Debt ceiling agreement gets thumbs up from business groups
The reviews are starting to come in as details emerge about the debt ceiling agreement reached by President Joe Biden and House Speaker Kevin McCarthy.
Even before seeing those details, some lawmakers were criticizing the deal as not doing enough to tackle the nation's debt, while others worried it's too austere and will harm many low-income Americans.
The legislation will probably need support from a significant number of lawmakers from both parties to clear the closely divided House and gain the 60 votes necessary to advance in the Senate.
Many lawmakers said they were withholding judgment until they see the final details, many which did not come out until Sunday evening. That's when the 99-page bill that resulted from the Biden-McCarthy negotiations was made public.
A look at how the agreement is going over so far:
Some of the earliest objections are coming from the most conservative members of Congress, particularly members of the hardline House Freedom Caucus that often clashes with GOP leadership.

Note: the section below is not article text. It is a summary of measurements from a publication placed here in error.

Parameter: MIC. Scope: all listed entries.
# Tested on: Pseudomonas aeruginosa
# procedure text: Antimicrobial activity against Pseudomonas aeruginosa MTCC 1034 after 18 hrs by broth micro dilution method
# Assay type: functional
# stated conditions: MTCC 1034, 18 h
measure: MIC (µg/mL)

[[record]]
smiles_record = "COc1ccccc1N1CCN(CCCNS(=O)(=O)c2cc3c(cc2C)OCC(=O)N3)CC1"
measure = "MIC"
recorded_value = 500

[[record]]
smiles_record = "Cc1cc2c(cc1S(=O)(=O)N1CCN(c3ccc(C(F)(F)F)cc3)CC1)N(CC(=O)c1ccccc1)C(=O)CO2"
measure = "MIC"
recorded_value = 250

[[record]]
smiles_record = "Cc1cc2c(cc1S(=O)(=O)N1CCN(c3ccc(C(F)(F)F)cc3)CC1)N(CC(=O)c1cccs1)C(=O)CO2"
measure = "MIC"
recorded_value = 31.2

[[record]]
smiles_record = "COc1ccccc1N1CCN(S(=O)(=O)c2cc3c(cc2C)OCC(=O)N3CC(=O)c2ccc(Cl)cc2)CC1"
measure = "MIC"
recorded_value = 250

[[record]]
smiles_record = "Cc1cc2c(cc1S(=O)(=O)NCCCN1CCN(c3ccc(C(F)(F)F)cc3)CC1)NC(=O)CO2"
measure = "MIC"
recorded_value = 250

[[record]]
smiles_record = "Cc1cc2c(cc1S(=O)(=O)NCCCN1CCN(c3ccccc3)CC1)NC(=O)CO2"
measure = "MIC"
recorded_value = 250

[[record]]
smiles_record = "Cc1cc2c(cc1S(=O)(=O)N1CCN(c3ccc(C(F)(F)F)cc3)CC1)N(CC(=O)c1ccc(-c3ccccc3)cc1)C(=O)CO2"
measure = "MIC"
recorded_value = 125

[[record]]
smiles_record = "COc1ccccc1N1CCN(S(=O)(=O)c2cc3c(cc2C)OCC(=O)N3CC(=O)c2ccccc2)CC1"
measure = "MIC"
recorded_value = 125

"I think it's a disaster!" tweeted Matt Rosendale, R-Mont.
"Fake conservatives agree to fake spending cuts," tweeted Sen. Rand Paul, R-Ky.
"This 'deal' is insanity," tweeted Rep. Ralph Norman, R-S.C. "A $4T debt ceiling increase with virtually no cuts is not what we agreed to. Not gonna vote to bankrupt our country. The American people deserve better."
GOP leaders knew all along that they would lose some members' support in any compromise with a Democratic-led White House and Senate. The question has always been whether the deal would pick up enough Democratic support to offset those defections.
As much as some Democrats dislike what is roughly a spending freeze on non-defense programs next year...